The metaphysical status of Shelley's creature indicates how she challenges Romantic conceptions of nature. The creature is both natural (made up of human parts, and possessing a recognizably human inner life) and unnatural (because he has been stitched together from dead bodies). The fact that he is both real and unreal disturbs Victor Frankenstein's belief that the natural world is a transcendent one. This is clear when Victor meets the creature for the first time since he had created and abandoned him. The meeting takes place whilst Victor is grieving for his murdered brother, William (whom he knows has been killed by the creature). Victor attempts to gain some relief from his feelings of grief by seeking the kind of sublime transcendence that a visit to the Alps should, in a Romantic world, provide. Victor notes that in the presence of this 'imperial nature' the 'sublime and magnificent scenes afforded me the greatest consolation that I was capable of receiving. They elevated me from all littleness of feeling, and although they did not remove my grief, they subdued and tranquillized it'.
However, the scene symbolically illustrates Victor's egotism, an egotism which had led him to create the creature and turn his back on his family and fiancee (Elizabeth) in pursuit of scientific success. The scene ceases to be about nature but about Victor's egotism when he claims:
I retired to rest at night; my slumbers, as it were, waited on and ministered to by the assemblance of grand shapes which
I had contemplated during the day. They congregated round me; the unstained snowy mountain-top, the glittering pinnacle, the pine woods, and ragged bare ravine, the eagle, soaring amidst the clouds -- they all gathered round me and bade me be at peace. (p. 142)
Victor imaginatively recasts nature so that he lies at its centre (indeed his creation of the creature suggests his 'mastery' over nature). Shelley develops this egotism by suggesting that it explains the latent hostility towards domesticity which his scientific endeavors imply. This is apparent in Victor's somewhat heartless claim that he has been distracted, even if only temporarily, from William's death in this concord with nature because, 'The sight of the awful and majestic in nature had indeed always the effect of solemnizing my mind and causing me to forget the passing cares of life' (p. 143). The scene leads Victor into contemplating the supposed benefits of living a simple, more natural life: 'Why does man boast of sensibilities superior to those apparent in the brute[?]' (p. 143). However, all of this sets the scene for the arrival of the creature. This short, very densely argued passage from the novel implies a relationship between egotism and the sublime, and dwells on the misconstruction of nature as a form of transcendence. Victor's account of the brute is then literalized by the sudden appearance of the creature, at the sight of which 'a mist came over my eyes, and I felt a faintness seize me' (p. 144). This blurring of vision is central to how the novel challenges Victor with the alternative idea of the sublime which is embodied in the 'monster'.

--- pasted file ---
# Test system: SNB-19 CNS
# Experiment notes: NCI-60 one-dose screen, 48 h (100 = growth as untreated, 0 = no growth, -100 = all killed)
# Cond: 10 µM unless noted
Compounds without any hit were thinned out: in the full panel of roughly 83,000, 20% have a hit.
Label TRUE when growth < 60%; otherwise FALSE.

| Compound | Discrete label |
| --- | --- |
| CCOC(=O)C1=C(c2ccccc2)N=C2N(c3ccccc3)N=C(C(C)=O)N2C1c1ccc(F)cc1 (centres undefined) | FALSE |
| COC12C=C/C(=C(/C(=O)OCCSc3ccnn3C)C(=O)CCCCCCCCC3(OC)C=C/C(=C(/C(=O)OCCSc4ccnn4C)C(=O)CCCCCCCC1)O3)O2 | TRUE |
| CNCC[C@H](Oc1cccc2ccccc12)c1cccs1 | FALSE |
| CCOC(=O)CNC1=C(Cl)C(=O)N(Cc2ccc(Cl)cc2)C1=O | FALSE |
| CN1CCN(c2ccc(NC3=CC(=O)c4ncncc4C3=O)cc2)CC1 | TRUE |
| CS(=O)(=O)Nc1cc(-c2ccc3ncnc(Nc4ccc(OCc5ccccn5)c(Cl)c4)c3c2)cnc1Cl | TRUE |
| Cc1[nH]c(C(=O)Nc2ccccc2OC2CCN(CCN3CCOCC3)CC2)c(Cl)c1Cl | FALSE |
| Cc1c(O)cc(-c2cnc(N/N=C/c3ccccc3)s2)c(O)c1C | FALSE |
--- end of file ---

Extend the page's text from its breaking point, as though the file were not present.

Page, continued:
Shelley's argument, and other Gothic novels such as the Italian and Wieland are at some level concerned with intellectual argument, is that nature is seen as sublime but that this perception is a cultural rather than a natural one. How Victor sees the landscape tells us very little about it, but reveals a lot about him. Ultimately the novel asserts that 'seeing' itself is not natural because it is tainted by cultural factors. The sublime constitutes a moment of projection for Victor and this is crucial to understanding how the novel replaces the sublime with a key Gothic motif: the double. Such issues are focused by how the creature, initially, exemplifies ideas about the sublime that are drawn from Burke's Philosophical Enquiry, which was discussed in the Introduction. In Frankenstein the creature appears to embody Burke's theory of sublime Terror. It is a mode of sublimity which supplants the seemingly more innocent version of it that Victor hopes to discover on his journey to the Alps. Indeed the arrival of the creature disturbs his Romantic reveries, but it is important to note that the creature seems to be a part of the drama of the landscape that Victor contemplates. He is the Romantic brute made flesh and as such represents the dark, Gothic, side of the sublime. However, Shelley…